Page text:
* A personal loss - the sudden death last week of Carl, USMC sergeant son of Terry Crews a well regarded figure in the helicopter industry - motivated the flight to be dedicated to him, Piasecki said.

03 July 2007

Independence Day

O say can you see, by the dawn's early light,
What so proudly we hail'd at the twilight's last gleaming,
Whose broad stripes and bright stars through the perilous fight
O'er the ramparts we watch'd were so gallantly streaming?
And the rocket's red glare, the bomb bursting in air,
Gave proof through the night that our flag was still there,
O say does that star-spangled banner yet wave
O'er the land of the free and the home of the brave?

On the shore dimly seen through the mists of the deep
Where the foe's haughty host in dread silence reposes,
What is that which the breeze, o'er the towering steep,
As it fitfully blows, half conceals, half discloses?
Now it catches the gleam of the morning's first beam,
In full glory reflected now shines in the stream,
'Tis the star-spangled banner - O long may it wave
O'er the land of the free and the home of the brave!

And where is that band who so vauntingly swore,
That the havoc of war and the battle's confusion
A home and a Country should leave us no more?
Their blood has wash'd out their foul footstep's pollution.
No refuge could save the hireling and slave
From the terror of flight or the gloom of the grave,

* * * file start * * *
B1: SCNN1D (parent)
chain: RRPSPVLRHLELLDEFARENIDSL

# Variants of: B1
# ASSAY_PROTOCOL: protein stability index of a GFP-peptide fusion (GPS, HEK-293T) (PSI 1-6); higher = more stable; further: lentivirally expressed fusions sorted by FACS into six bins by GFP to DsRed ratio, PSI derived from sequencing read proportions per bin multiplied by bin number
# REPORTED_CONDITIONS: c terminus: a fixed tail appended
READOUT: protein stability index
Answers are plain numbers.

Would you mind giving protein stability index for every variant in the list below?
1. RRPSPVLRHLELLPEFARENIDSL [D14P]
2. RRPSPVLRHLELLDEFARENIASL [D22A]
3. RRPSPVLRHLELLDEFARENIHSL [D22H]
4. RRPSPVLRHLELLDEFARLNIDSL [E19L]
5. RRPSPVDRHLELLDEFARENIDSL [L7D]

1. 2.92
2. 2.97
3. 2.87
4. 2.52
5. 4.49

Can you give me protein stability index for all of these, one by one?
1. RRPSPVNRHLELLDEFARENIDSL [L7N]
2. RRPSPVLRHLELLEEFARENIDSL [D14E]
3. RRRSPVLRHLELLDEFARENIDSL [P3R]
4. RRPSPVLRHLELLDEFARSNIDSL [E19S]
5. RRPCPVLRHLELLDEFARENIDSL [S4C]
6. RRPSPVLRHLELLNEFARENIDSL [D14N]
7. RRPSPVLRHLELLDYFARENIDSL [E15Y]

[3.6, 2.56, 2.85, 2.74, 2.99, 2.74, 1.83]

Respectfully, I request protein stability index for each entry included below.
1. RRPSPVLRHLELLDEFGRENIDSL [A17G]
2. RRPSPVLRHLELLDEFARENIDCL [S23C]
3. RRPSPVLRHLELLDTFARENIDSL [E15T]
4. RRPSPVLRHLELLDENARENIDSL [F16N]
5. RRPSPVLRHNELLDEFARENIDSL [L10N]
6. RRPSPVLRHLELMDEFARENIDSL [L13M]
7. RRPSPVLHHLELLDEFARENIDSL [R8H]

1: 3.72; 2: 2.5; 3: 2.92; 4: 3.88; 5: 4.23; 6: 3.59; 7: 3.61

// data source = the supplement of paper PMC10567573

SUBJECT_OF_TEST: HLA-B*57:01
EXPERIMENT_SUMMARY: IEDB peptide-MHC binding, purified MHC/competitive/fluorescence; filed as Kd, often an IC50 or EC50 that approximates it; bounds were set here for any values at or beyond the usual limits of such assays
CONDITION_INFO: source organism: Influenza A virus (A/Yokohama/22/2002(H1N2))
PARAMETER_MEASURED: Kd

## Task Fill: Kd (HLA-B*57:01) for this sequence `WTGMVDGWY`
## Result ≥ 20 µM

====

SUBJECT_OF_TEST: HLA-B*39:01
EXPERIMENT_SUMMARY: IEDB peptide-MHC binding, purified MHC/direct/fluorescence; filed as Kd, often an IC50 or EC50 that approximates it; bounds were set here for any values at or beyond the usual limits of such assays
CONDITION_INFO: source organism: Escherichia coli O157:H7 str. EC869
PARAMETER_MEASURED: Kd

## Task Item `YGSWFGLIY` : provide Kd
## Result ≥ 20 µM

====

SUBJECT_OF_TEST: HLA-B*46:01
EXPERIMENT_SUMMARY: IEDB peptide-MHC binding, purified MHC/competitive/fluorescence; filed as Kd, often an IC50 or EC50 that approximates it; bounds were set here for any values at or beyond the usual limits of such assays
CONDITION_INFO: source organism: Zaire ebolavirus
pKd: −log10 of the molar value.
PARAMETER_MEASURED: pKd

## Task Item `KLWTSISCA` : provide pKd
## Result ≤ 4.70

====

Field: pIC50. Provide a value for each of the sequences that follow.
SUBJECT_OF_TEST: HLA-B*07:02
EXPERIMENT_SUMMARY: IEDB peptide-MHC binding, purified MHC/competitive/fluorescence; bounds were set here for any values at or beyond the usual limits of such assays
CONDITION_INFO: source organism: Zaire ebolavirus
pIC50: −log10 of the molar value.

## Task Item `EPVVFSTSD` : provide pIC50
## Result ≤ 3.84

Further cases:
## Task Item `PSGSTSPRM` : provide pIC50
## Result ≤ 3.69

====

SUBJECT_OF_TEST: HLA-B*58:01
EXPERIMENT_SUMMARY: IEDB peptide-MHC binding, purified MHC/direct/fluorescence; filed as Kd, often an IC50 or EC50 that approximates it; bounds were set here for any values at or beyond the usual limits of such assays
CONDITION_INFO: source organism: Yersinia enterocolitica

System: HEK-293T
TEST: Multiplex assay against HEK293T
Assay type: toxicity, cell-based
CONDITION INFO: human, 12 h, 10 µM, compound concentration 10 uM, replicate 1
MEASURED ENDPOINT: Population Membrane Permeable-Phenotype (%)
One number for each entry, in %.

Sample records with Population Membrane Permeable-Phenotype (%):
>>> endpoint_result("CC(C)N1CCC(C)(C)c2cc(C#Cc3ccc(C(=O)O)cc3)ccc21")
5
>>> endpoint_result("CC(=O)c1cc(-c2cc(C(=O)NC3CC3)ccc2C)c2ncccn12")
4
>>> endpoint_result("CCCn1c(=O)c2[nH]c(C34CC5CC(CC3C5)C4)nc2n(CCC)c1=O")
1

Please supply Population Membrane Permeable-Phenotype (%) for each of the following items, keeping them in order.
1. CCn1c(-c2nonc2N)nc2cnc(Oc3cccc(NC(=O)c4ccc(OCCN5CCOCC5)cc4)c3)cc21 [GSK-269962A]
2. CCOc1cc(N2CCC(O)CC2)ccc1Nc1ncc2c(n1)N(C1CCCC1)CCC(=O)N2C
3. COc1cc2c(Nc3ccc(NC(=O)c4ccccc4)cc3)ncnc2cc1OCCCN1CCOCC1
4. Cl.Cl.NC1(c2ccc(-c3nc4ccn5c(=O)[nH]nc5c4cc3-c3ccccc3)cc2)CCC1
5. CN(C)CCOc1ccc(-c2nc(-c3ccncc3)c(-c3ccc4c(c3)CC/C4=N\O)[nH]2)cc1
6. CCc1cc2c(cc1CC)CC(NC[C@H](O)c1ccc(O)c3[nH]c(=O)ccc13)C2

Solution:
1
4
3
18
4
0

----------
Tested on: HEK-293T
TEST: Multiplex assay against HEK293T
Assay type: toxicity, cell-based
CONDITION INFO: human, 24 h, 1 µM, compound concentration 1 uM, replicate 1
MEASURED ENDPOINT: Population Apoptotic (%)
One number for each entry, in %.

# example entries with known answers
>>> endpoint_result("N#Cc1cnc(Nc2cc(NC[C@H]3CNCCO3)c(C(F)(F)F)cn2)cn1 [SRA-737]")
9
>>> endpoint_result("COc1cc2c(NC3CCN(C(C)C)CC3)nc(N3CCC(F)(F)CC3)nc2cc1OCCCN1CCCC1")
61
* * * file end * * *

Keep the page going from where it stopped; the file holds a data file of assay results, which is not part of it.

And the star-spangled banner in triumph doth wave
O'er the land of the free and the home of the brave.

O thus be it ever when freemen shall stand
Between their lov'd home and the war's desolation!
Blest with vict'ry and peace may the heav'n rescued land
Praise the power that hath made and preserv'd us a nation!
Then conquer we must, when our cause it is just,
And this be our motto - "In God is our trust,"
And the star-spangled banner in triumph shall wave
O'er the land of the free and the home of the brave.
Francis Scott Key-Sept. 14, 1814

I do not remember the last time so much conversation has been made of Independence Day as it has this year over the importance of the day its self and why we celebrate. Even after I had joined the Air Force it was just a day to flip burgers and enjoy life. That changed as I had aged a tad. Then September 11, 2001 occurred and all of our lives had changed. Even that very next year on Independence day we were all deployed and it was real to us but it had already died down back in the States. Our Independence was threatened by those who are willing to do whatever it takes to tear it out of our hands...and we sure as hell will fight them tooth and nail for the independence of our people, of our land, of our will and our hearts. It seemed to us that even that next year on July 4th 2002 that the spirit that had fallen over our nation had dwindled once again and then every year less and less sprit was shown on the streets, parade grounds, baseball games, back yard BBQs...But this year seems different. But why? What does the 231st year of our declared Independence mean? Why now? Everyone seems excited to celibate our freedom, Show support for those fighting in Uniform and to offer remorse to those who have fallen for us and our way of life. I want to thank you all for your support, your love, your will, your hearts, your fight, your desire and your patriotism. God knows, in these times we all could use just a tad more.

Take care and God Bless